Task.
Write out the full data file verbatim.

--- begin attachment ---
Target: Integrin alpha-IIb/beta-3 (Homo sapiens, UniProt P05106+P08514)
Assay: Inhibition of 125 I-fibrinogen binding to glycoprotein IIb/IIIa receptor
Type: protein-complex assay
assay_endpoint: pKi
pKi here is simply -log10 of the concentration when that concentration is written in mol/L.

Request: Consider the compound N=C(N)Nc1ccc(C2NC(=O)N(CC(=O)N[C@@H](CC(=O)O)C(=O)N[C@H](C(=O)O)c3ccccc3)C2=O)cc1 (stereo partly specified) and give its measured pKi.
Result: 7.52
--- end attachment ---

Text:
Target: Integrin alpha-IIb/beta-3 (Homo sapiens, UniProt P05106+P08514)
Assay: Inhibition of 125 I-fibrinogen binding to glycoprotein IIb/IIIa receptor
Type: protein-complex assay
assay_endpoint: pKi
pKi here is simply -log10 of the concentration when that concentration is written in mol/L.

Request: Consider the compound N=C(N)Nc1ccc(C2NC(=O)N(CC(=O)N[C@@H](CC(=O)O)C(=O)N[C@H](C(=O)O)c3ccccc3)C2=O)cc1 (stereo partly specified) and give its measured pKi.
Result: 7.52